Connect frontline workers with the Unified Namespace
As companies are increasingly looking to keep their costs low and control their data, many are shifting away from a "cloud-first" approach and instead moving more components of their IIoT stack on-premise (”plant-centric”). One of the popular architectures that has emerged as a result of this trend is the "Unified Namespace” based on MQTT.
However, one drawback of a Unified Namespace is that it primarily focuses on objects such as PLCs, production lines, connectors, and databases, leaving the human element of the production process - the machine operator - unaddressed. Tulip is an effective solution that addresses this gap by allowing machine operators to interact with the Unified Namespace, making it the ideal tool to bridge the human-machine divide.
Tulip connects human-focused parts of the production process, such as assembly cells, to the Unified Namespace by providing work instructions and enabling operators to capture data for traceability and reporting. The solution can be fully integrated into the production process, from automatically reading the results of testing stations and inputting them into the system, to controlling pick-to-light systems, creating a seamless symbiosis between the human operator, the production process, and the equipment.
Tulip can be retrofitted onto existing equipment and act as an operator cockpit, that centralizes all relevant information in one place. This could be a combination of machine and MES data, such as the next order to be produced or the progress of the current order. Additionally, operators can enrich the automatically generated machine data with manual notes and context, providing valuable insights that can not be captured automatically, such as product ABC needs to be double checked or machine is making weird noises.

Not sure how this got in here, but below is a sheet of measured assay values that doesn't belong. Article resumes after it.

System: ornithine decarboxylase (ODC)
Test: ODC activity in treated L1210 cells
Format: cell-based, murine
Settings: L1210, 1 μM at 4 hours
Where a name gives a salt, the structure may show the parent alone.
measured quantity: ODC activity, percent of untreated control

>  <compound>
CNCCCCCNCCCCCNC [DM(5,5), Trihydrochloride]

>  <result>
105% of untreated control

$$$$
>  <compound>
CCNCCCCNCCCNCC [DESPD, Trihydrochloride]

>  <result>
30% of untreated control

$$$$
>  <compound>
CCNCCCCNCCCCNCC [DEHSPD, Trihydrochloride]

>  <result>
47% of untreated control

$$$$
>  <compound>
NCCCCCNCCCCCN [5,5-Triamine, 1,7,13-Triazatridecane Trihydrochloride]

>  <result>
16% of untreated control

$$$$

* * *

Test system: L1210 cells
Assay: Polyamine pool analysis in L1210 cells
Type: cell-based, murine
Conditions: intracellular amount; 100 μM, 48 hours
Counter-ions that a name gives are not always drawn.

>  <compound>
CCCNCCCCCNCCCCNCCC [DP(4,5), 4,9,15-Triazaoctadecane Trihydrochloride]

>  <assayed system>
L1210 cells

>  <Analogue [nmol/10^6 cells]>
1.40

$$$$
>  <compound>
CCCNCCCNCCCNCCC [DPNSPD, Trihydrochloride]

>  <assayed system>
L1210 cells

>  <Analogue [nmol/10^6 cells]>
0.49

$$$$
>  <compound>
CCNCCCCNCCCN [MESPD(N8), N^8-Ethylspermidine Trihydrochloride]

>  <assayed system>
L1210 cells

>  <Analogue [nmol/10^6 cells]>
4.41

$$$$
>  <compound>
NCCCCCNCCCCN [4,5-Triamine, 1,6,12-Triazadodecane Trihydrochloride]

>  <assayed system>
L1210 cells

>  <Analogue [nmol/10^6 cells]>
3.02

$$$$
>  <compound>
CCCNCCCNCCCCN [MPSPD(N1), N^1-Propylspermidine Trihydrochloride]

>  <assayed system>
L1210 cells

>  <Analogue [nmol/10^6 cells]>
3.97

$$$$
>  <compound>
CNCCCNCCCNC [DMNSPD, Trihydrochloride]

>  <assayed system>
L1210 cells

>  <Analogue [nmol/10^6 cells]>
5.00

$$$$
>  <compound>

Tulip can serve as a quick and efficient replacement for traditional MES systems in smaller companies. For example, it allows supervisors to easily adjust and re-arrange production orders, and push them to machines and assembly stations for execution. Additionally, it can be used to centralize and gather data from the shop floor, such as operator feedback and reports, providing a comprehensive view of the production process.
Tulip, the leader in frontline operations, is helping companies of all sizes and across industries, including complex manufacturing, pharmaceuticals, and medical devices, equip their workforce with connected apps– leading to higher quality work, improved efficiency, and end-to-end traceability across operations. A spinoff out of MIT, the company is headquartered in Somerville, MA, with offices in Germany and Hungary. You can learn more atTulip.co.